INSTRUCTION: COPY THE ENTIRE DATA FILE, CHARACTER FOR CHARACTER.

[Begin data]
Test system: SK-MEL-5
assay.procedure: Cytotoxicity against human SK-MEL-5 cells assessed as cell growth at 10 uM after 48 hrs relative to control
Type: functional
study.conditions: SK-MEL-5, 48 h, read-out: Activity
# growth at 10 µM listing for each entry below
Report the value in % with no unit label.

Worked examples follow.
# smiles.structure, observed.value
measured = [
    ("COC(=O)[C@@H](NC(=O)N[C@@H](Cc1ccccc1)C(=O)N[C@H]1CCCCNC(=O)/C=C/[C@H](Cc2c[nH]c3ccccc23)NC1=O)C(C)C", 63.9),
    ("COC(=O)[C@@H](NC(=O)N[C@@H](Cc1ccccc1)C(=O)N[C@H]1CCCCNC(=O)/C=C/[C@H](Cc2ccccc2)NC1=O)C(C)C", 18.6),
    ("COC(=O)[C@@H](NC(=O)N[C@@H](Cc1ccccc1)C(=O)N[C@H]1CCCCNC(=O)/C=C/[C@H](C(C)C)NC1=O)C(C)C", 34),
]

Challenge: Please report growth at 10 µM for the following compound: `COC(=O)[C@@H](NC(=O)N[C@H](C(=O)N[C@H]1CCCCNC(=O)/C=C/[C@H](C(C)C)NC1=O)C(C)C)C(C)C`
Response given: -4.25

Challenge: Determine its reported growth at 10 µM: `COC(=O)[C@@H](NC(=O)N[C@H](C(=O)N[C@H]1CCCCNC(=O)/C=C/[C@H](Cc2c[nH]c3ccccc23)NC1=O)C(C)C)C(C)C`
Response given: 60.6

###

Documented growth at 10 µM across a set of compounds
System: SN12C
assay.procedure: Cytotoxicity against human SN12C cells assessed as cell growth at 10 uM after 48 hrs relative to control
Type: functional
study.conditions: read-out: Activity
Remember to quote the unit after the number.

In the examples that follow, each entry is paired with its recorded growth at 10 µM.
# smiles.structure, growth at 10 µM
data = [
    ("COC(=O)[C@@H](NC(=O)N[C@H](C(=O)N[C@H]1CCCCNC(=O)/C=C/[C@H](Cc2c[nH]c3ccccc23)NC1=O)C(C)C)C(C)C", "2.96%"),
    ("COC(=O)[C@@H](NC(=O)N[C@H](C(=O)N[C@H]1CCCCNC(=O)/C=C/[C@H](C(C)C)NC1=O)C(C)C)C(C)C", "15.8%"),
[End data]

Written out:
Test system: SK-MEL-5
assay.procedure: Cytotoxicity against human SK-MEL-5 cells assessed as cell growth at 10 uM after 48 hrs relative to control
Type: functional
study.conditions: SK-MEL-5, 48 h, read-out: Activity
# growth at 10 µM listing for each entry below
Report the value in % with no unit label.

Worked examples follow.
# smiles.structure, observed.value
measured = [
    ("COC(=O)[C@@H](NC(=O)N[C@@H](Cc1ccccc1)C(=O)N[C@H]1CCCCNC(=O)/C=C/[C@H](Cc2c[nH]c3ccccc23)NC1=O)C(C)C", 63.9),
    ("COC(=O)[C@@H](NC(=O)N[C@@H](Cc1ccccc1)C(=O)N[C@H]1CCCCNC(=O)/C=C/[C@H](Cc2ccccc2)NC1=O)C(C)C", 18.6),
    ("COC(=O)[C@@H](NC(=O)N[C@@H](Cc1ccccc1)C(=O)N[C@H]1CCCCNC(=O)/C=C/[C@H](C(C)C)NC1=O)C(C)C", 34),
]

Challenge: Please report growth at 10 µM for the following compound: `COC(=O)[C@@H](NC(=O)N[C@H](C(=O)N[C@H]1CCCCNC(=O)/C=C/[C@H](C(C)C)NC1=O)C(C)C)C(C)C`
Response given: -4.25

Challenge: Determine its reported growth at 10 µM: `COC(=O)[C@@H](NC(=O)N[C@H](C(=O)N[C@H]1CCCCNC(=O)/C=C/[C@H](Cc2c[nH]c3ccccc23)NC1=O)C(C)C)C(C)C`
Response given: 60.6

###

Documented growth at 10 µM across a set of compounds
System: SN12C
assay.procedure: Cytotoxicity against human SN12C cells assessed as cell growth at 10 uM after 48 hrs relative to control
Type: functional
study.conditions: read-out: Activity
Remember to quote the unit after the number.

In the examples that follow, each entry is paired with its recorded growth at 10 µM.
# smiles.structure, growth at 10 µM
data = [
    ("COC(=O)[C@@H](NC(=O)N[C@H](C(=O)N[C@H]1CCCCNC(=O)/C=C/[C@H](Cc2c[nH]c3ccccc23)NC1=O)C(C)C)C(C)C", "2.96%"),
    ("COC(=O)[C@@H](NC(=O)N[C@H](C(=O)N[C@H]1CCCCNC(=O)/C=C/[C@H](C(C)C)NC1=O)C(C)C)C(C)C", "15.8%"),